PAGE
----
Retail development can also be looked at from the theoretical perspective. No single theory can be universally applicable or acceptable. The application of each theory varies from market to market, depending on the level of maturity and the socio-economic conditions in that market.
The theories developed to explain the process of retail development revolve around the importance of competitive pressures, the investments in organizational capabilities and the creation of a sustainable competitive advantage, which requires the implementation of strategic planning by retail organizations Growth in retail is a result of understand in market signals and responding, to the opportunities that arise in a dynamic manner. Theories of retail development can broadly be classified as:
- Environmental: Where a change in retail is attributed to the change in the environment in which the retailers operate.
- Cyclical: Where change follows a pattern and phases can have definite identifiable attributes associated with them.
- Conflictual: where the competition or conflict between two opposite types of retailers, leads to a new format being developed
Darwin’s the of natural selection has been popularized by the phrase “survival the fittest”.
Retail institutions are economic entities and retailers confront an environment which is made up of customers, competitors and changing technology. This environment can alter the profitability of a single retail state as well as-of clusters and centers. The environment that a retailer competes in is sufficiently robust to squash any retail form that does not adjust.
Thus, the birth, success or decline of different forms of retail enterprises is many a times “”attributed to the business environment. For example, the decline of department stores in the ?western markets is attributed to the general inability of those retailers to react quickly and positively to environmental change.
The most well known theory of retail evolution is The Wheel of Retailing theory. This theory, described by McNair II, helps us understand retail changes. This theory suggests that retail innovators often first appear as low-price operators with a low-cost structure and low profit-margin requirements, offering some real advantages, such as specific merchandise, which enables them to take customers away from more established competitors.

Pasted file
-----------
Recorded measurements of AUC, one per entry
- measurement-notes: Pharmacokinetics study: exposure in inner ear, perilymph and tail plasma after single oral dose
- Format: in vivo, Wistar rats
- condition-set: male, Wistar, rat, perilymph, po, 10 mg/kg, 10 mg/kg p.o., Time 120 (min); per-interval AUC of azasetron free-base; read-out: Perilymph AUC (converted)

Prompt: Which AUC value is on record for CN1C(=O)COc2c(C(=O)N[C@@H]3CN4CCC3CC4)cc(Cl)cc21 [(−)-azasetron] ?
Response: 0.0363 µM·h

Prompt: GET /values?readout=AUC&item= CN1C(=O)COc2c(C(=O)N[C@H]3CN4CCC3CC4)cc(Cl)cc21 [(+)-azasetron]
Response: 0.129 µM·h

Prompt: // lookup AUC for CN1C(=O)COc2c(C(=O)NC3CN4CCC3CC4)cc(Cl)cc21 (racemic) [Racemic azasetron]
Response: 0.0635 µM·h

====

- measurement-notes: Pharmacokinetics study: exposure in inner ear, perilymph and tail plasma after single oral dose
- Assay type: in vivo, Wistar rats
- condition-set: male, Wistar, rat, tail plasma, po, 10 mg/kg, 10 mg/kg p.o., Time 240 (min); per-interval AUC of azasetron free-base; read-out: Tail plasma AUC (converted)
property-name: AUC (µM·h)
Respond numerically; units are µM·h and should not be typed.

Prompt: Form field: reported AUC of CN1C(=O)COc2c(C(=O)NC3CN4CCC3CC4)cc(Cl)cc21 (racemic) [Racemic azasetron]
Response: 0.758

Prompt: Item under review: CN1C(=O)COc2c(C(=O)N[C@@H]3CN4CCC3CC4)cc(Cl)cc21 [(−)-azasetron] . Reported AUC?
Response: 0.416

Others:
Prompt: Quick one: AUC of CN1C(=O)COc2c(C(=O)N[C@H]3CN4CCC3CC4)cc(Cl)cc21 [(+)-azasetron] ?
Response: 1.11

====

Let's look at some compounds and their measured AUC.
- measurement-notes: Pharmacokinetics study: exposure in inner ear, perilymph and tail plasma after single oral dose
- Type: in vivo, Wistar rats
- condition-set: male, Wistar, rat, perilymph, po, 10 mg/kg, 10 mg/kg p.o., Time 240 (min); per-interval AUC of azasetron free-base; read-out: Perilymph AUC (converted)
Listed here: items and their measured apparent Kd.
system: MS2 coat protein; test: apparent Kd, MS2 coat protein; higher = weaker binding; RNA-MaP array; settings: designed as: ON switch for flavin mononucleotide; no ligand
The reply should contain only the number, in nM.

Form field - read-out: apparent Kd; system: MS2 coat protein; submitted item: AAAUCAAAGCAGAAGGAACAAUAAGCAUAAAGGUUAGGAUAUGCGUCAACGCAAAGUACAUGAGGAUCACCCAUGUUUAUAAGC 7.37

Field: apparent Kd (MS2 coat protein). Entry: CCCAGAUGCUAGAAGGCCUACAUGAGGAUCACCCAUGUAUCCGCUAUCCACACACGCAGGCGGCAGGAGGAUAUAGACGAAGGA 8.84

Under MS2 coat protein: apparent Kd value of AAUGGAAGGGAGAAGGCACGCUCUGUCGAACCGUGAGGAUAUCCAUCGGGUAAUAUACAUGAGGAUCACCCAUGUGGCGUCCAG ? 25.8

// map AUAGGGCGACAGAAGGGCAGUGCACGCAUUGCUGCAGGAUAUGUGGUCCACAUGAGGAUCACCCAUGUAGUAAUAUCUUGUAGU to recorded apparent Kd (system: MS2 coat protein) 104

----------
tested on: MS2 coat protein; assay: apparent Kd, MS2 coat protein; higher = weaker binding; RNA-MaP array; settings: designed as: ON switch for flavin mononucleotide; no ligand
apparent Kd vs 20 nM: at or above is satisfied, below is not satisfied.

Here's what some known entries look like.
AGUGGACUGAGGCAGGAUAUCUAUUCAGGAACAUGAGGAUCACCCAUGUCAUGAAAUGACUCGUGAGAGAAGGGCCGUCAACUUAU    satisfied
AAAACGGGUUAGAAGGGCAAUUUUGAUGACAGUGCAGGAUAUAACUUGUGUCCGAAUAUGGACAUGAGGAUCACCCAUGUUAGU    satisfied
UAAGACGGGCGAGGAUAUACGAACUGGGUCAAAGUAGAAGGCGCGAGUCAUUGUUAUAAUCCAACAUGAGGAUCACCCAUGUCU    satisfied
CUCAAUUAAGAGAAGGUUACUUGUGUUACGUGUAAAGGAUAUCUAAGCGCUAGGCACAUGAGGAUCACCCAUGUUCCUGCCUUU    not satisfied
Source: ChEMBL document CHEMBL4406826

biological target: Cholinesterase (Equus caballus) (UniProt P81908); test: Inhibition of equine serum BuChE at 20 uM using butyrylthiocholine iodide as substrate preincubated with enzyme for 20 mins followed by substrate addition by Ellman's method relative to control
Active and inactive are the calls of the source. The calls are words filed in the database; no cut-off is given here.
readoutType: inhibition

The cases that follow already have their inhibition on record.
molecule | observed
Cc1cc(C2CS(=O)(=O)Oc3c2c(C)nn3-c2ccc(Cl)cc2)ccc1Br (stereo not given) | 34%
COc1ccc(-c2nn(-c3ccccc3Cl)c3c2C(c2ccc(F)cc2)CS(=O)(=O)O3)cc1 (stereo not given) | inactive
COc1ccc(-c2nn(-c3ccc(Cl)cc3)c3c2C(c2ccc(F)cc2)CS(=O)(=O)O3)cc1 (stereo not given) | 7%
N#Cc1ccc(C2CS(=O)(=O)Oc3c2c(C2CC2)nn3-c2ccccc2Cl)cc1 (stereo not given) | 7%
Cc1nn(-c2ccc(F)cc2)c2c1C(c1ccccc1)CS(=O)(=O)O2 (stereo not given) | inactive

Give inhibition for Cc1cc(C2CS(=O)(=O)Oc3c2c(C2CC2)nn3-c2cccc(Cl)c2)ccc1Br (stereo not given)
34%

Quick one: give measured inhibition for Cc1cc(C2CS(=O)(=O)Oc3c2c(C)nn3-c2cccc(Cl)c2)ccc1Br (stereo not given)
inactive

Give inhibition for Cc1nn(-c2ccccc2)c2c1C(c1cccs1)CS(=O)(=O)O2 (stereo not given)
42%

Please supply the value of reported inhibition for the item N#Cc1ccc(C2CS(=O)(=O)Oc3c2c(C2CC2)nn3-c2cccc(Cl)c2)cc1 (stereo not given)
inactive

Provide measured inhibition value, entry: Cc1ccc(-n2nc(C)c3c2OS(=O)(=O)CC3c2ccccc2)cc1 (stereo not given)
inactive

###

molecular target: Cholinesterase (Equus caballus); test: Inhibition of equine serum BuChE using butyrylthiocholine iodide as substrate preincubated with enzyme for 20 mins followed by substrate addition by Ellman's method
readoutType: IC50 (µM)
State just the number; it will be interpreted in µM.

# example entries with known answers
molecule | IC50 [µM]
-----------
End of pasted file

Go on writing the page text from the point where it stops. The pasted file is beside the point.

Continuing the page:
As they prosper, they develop their businesses, offering a greater range or acquiring more expensive facilities, but this can mean that they lose the focus that was so important when they entered the market. Such ‘trading up’ occurs as the retailer becomes established in his own right.
Conflict always exists between operators of similar formats or within broad retail categories. It is believed that retail innovation does not necessarily reduce the number of formats available to the consumer; instead, it leads to the development of more formats. Retailing thus evolves through a dialectic process, i.e., the blending of two opposites to create a new format.
This can be applied to Developments in retailing as follows:
- Thesis: Individual retailers as corner shops all across the country
- Antithesis: A position opposed to the thesis develops over a period of time. These are the department stores. The antithesis is a “challenge” to the thesis.
- Synthesis: There is a blending of the thesis and antithesis. The result is position between the “thesis” and “antithesis”. Super markets and hypermarkets thrive. This “synthesis” becomes the “thesis” for the next round of evolution.